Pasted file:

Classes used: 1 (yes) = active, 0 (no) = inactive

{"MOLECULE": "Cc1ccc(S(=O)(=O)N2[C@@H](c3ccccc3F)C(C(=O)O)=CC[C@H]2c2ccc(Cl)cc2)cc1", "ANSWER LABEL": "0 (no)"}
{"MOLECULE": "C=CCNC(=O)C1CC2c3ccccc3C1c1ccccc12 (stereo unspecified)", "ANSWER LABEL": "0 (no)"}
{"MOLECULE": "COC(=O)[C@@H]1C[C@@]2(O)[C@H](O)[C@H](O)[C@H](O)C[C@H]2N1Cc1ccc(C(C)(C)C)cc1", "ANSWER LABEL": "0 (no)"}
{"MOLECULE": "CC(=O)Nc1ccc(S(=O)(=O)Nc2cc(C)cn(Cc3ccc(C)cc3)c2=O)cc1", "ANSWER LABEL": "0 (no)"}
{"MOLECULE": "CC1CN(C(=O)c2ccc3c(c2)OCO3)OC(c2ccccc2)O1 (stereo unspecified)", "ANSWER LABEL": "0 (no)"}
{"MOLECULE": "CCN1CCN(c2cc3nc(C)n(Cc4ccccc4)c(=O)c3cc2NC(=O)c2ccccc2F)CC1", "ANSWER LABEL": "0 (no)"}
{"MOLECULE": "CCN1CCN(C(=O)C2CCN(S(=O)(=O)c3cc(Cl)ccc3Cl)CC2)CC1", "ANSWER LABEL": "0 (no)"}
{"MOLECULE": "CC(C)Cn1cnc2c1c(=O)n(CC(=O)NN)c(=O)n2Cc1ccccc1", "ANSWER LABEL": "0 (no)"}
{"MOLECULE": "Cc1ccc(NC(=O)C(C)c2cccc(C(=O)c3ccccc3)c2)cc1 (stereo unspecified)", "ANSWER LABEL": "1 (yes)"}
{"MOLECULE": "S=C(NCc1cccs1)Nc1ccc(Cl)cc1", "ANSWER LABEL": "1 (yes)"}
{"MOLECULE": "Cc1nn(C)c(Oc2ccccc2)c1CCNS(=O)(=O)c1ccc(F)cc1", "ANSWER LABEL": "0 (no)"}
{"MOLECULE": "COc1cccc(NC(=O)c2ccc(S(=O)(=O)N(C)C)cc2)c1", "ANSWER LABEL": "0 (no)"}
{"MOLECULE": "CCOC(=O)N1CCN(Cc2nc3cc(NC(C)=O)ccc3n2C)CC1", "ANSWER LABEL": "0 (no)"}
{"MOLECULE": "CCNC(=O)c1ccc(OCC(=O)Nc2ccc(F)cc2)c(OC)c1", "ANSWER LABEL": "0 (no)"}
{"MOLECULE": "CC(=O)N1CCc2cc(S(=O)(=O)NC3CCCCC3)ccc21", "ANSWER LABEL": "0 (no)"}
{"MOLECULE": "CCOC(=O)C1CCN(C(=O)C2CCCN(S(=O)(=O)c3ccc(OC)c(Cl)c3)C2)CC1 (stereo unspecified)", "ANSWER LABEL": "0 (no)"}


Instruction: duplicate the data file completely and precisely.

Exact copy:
Classes used: 1 (yes) = active, 0 (no) = inactive

{"MOLECULE": "Cc1ccc(S(=O)(=O)N2[C@@H](c3ccccc3F)C(C(=O)O)=CC[C@H]2c2ccc(Cl)cc2)cc1", "ANSWER LABEL": "0 (no)"}
{"MOLECULE": "C=CCNC(=O)C1CC2c3ccccc3C1c1ccccc12 (stereo unspecified)", "ANSWER LABEL": "0 (no)"}
{"MOLECULE": "COC(=O)[C@@H]1C[C@@]2(O)[C@H](O)[C@H](O)[C@H](O)C[C@H]2N1Cc1ccc(C(C)(C)C)cc1", "ANSWER LABEL": "0 (no)"}
{"MOLECULE": "CC(=O)Nc1ccc(S(=O)(=O)Nc2cc(C)cn(Cc3ccc(C)cc3)c2=O)cc1", "ANSWER LABEL": "0 (no)"}
{"MOLECULE": "CC1CN(C(=O)c2ccc3c(c2)OCO3)OC(c2ccccc2)O1 (stereo unspecified)", "ANSWER LABEL": "0 (no)"}
{"MOLECULE": "CCN1CCN(c2cc3nc(C)n(Cc4ccccc4)c(=O)c3cc2NC(=O)c2ccccc2F)CC1", "ANSWER LABEL": "0 (no)"}
{"MOLECULE": "CCN1CCN(C(=O)C2CCN(S(=O)(=O)c3cc(Cl)ccc3Cl)CC2)CC1", "ANSWER LABEL": "0 (no)"}
{"MOLECULE": "CC(C)Cn1cnc2c1c(=O)n(CC(=O)NN)c(=O)n2Cc1ccccc1", "ANSWER LABEL": "0 (no)"}
{"MOLECULE": "Cc1ccc(NC(=O)C(C)c2cccc(C(=O)c3ccccc3)c2)cc1 (stereo unspecified)", "ANSWER LABEL": "1 (yes)"}
{"MOLECULE": "S=C(NCc1cccs1)Nc1ccc(Cl)cc1", "ANSWER LABEL": "1 (yes)"}
{"MOLECULE": "Cc1nn(C)c(Oc2ccccc2)c1CCNS(=O)(=O)c1ccc(F)cc1", "ANSWER LABEL": "0 (no)"}
{"MOLECULE": "COc1cccc(NC(=O)c2ccc(S(=O)(=O)N(C)C)cc2)c1", "ANSWER LABEL": "0 (no)"}
{"MOLECULE": "CCOC(=O)N1CCN(Cc2nc3cc(NC(C)=O)ccc3n2C)CC1", "ANSWER LABEL": "0 (no)"}
{"MOLECULE": "CCNC(=O)c1ccc(OCC(=O)Nc2ccc(F)cc2)c(OC)c1", "ANSWER LABEL": "0 (no)"}
{"MOLECULE": "CC(=O)N1CCc2cc(S(=O)(=O)NC3CCCCC3)ccc21", "ANSWER LABEL": "0 (no)"}
{"MOLECULE": "CCOC(=O)C1CCN(C(=O)C2CCCN(S(=O)(=O)c3ccc(OC)c(Cl)c3)C2)CC1 (stereo unspecified)", "ANSWER LABEL": "0 (no)"}